Generally, I'm about 20 years behind trends, so I only just started a meditation practice this winter. Much of my adult life, I've been told by well-meaning people - or passive aggressive people, or both - that I needed to meditate. This Anxiety Girl is high strung, of course, and it shows.
In my book, telling an anxious person to relax is akin to telling a depressed person to cheer up. Do they think I enjoy anxiety? Do they believe I don't aspire to a less frightened, worrisome, thoughts racing, disaster-imagining mind? See? I'm getting worked up again.
Anyway, what finally inspired me to meditate was my doctor. I was worried about becoming forgetful, (okay, Anxiety Girl thought she was losing her mind) and the doc had two main suggestions. One - stop taking Tylenol PM to sleep. The "PM" is basically antihistamine, and can screw up your memory over time. Two - try meditation. Because she is a physician I respect, I did not roll my eyes in front of her.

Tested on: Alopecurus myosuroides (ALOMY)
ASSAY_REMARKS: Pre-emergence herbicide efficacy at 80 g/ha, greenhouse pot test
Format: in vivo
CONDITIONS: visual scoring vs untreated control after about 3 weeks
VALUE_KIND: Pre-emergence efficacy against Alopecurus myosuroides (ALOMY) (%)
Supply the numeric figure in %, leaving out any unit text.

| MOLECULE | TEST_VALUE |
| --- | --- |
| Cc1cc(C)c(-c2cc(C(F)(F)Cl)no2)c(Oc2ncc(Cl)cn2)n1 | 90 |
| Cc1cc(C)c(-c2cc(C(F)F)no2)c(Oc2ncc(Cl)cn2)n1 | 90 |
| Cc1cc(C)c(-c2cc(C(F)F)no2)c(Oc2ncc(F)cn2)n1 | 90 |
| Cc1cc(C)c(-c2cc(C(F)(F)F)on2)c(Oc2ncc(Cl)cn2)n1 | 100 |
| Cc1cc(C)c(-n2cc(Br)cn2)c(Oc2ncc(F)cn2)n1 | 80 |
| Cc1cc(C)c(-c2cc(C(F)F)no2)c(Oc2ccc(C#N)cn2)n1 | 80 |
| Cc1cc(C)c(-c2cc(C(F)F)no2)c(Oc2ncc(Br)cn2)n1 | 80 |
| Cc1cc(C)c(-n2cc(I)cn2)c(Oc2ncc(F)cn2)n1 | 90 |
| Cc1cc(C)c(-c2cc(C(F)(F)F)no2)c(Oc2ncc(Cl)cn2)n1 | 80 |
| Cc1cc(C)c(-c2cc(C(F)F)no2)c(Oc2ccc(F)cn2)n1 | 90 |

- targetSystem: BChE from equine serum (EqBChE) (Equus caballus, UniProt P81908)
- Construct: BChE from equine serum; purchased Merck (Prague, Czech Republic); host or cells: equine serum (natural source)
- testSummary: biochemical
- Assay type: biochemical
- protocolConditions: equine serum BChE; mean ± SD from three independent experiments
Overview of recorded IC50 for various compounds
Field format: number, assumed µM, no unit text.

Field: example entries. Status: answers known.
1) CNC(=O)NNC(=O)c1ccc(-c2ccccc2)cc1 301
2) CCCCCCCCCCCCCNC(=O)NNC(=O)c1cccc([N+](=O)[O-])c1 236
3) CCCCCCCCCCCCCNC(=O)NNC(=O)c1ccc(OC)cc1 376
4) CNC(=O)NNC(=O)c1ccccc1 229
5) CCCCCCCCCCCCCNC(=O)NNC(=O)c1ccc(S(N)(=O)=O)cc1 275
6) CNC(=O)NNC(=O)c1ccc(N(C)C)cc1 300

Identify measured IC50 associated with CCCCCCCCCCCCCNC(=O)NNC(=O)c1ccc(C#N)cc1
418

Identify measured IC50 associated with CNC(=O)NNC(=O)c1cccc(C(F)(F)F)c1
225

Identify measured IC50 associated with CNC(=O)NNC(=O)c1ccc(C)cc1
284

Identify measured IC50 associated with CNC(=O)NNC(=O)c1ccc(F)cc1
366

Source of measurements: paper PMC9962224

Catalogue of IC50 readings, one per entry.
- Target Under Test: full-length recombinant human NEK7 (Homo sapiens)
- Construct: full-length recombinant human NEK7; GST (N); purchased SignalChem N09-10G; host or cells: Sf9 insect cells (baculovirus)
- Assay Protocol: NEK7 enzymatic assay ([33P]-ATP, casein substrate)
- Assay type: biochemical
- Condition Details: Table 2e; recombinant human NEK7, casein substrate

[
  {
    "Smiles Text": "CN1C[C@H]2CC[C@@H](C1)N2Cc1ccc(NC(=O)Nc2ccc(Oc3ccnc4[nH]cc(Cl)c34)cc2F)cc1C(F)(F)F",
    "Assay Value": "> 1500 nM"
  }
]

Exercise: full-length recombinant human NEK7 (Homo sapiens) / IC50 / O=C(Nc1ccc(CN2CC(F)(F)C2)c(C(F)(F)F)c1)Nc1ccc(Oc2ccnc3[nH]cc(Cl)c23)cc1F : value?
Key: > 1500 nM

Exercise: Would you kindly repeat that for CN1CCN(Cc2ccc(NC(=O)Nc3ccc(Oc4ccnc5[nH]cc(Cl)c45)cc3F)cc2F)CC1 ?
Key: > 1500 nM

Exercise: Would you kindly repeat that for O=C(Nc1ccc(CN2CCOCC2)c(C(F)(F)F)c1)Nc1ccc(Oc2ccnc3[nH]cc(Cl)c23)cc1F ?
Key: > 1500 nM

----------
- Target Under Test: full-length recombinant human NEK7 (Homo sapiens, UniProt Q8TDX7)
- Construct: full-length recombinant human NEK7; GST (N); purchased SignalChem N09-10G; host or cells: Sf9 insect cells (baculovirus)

I tend to be a compliant little thing, so I dutifully downloaded a meditation app. (I also weaned myself off the Tylenol PM but that's another story.) Much to my shock, I am really, really enjoying the practice. I've done some basic series, a series on balance, a series on anxiety and just finished a series on appreciation. It really does calm me and make me feel better and more clear-headed.
Of course, I'm the opposite of a natural. There's a point during each session when the kind voice on the app says to let your mind just do what it wants for a minute - don't worry about focusing on the breath or the subject. By that point, chances are that my mind was no longer focused on the breath anyway. But each time, I get this image of my brain neurons suddenly getting permission to party and race around, squealing and jumping up and down. Then the mellow voice tells me to gently bring my attention back to the breath.
In out. In out. In out.